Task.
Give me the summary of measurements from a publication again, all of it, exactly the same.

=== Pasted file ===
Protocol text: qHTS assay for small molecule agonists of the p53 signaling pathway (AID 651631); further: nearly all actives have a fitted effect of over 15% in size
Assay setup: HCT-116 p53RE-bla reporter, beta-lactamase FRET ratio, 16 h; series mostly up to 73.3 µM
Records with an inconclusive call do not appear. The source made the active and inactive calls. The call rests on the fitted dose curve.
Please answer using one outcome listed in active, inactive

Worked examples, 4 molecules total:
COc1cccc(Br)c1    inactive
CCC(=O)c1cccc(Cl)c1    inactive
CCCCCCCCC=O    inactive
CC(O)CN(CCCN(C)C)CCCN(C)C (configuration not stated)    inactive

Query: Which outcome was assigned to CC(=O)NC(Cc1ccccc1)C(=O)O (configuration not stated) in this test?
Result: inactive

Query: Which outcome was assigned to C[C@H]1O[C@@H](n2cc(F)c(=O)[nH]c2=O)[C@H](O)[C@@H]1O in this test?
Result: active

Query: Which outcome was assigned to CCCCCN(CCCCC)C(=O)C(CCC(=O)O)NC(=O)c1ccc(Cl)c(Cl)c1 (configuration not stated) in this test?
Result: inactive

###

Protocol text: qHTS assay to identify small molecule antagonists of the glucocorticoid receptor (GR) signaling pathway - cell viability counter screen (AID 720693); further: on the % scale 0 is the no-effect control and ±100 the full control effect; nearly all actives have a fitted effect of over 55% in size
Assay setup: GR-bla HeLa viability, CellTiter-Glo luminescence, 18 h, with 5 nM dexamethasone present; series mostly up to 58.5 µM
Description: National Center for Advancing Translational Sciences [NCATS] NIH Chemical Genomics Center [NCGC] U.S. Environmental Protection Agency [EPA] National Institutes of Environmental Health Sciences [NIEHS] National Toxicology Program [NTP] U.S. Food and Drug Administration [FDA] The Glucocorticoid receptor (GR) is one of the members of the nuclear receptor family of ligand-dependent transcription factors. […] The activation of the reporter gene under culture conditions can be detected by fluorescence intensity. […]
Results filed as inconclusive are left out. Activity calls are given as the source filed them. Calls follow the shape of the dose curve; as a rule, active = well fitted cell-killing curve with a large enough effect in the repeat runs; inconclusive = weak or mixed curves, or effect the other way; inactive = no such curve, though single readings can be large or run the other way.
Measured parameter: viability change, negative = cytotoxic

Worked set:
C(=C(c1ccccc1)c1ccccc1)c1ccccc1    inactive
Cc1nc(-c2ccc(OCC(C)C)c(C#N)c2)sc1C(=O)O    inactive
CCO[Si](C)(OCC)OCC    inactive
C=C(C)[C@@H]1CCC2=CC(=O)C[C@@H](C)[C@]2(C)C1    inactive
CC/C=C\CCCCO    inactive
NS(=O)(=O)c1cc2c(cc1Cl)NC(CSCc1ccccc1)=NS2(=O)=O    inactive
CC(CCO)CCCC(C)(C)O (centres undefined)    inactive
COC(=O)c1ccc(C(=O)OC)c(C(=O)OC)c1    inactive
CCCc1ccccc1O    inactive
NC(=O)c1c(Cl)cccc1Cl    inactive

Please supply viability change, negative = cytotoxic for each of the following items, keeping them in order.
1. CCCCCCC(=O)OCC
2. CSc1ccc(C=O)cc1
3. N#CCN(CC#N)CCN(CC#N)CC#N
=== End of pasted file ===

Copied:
Protocol text: qHTS assay for small molecule agonists of the p53 signaling pathway (AID 651631); further: nearly all actives have a fitted effect of over 15% in size
Assay setup: HCT-116 p53RE-bla reporter, beta-lactamase FRET ratio, 16 h; series mostly up to 73.3 µM
Records with an inconclusive call do not appear. The source made the active and inactive calls. The call rests on the fitted dose curve.
Please answer using one outcome listed in active, inactive

Worked examples, 4 molecules total:
COc1cccc(Br)c1    inactive
CCC(=O)c1cccc(Cl)c1    inactive
CCCCCCCCC=O    inactive
CC(O)CN(CCCN(C)C)CCCN(C)C (configuration not stated)    inactive

Query: Which outcome was assigned to CC(=O)NC(Cc1ccccc1)C(=O)O (configuration not stated) in this test?
Result: inactive

Query: Which outcome was assigned to C[C@H]1O[C@@H](n2cc(F)c(=O)[nH]c2=O)[C@H](O)[C@@H]1O in this test?
Result: active

Query: Which outcome was assigned to CCCCCN(CCCCC)C(=O)C(CCC(=O)O)NC(=O)c1ccc(Cl)c(Cl)c1 (configuration not stated) in this test?
Result: inactive

###

Protocol text: qHTS assay to identify small molecule antagonists of the glucocorticoid receptor (GR) signaling pathway - cell viability counter screen (AID 720693); further: on the % scale 0 is the no-effect control and ±100 the full control effect; nearly all actives have a fitted effect of over 55% in size
Assay setup: GR-bla HeLa viability, CellTiter-Glo luminescence, 18 h, with 5 nM dexamethasone present; series mostly up to 58.5 µM
Description: National Center for Advancing Translational Sciences [NCATS] NIH Chemical Genomics Center [NCGC] U.S. Environmental Protection Agency [EPA] National Institutes of Environmental Health Sciences [NIEHS] National Toxicology Program [NTP] U.S. Food and Drug Administration [FDA] The Glucocorticoid receptor (GR) is one of the members of the nuclear receptor family of ligand-dependent transcription factors. […] The activation of the reporter gene under culture conditions can be detected by fluorescence intensity. […]
Results filed as inconclusive are left out. Activity calls are given as the source filed them. Calls follow the shape of the dose curve; as a rule, active = well fitted cell-killing curve with a large enough effect in the repeat runs; inconclusive = weak or mixed curves, or effect the other way; inactive = no such curve, though single readings can be large or run the other way.
Measured parameter: viability change, negative = cytotoxic

Worked set:
C(=C(c1ccccc1)c1ccccc1)c1ccccc1    inactive
Cc1nc(-c2ccc(OCC(C)C)c(C#N)c2)sc1C(=O)O    inactive
CCO[Si](C)(OCC)OCC    inactive
C=C(C)[C@@H]1CCC2=CC(=O)C[C@@H](C)[C@]2(C)C1    inactive
CC/C=C\CCCCO    inactive
NS(=O)(=O)c1cc2c(cc1Cl)NC(CSCc1ccccc1)=NS2(=O)=O    inactive
CC(CCO)CCCC(C)(C)O (centres undefined)    inactive
COC(=O)c1ccc(C(=O)OC)c(C(=O)OC)c1    inactive
CCCc1ccccc1O    inactive
NC(=O)c1c(Cl)cccc1Cl    inactive

Please supply viability change, negative = cytotoxic for each of the following items, keeping them in order.
1. CCCCCCC(=O)OCC
2. CSc1ccc(C=O)cc1
3. N#CCN(CC#N)CCN(CC#N)CC#N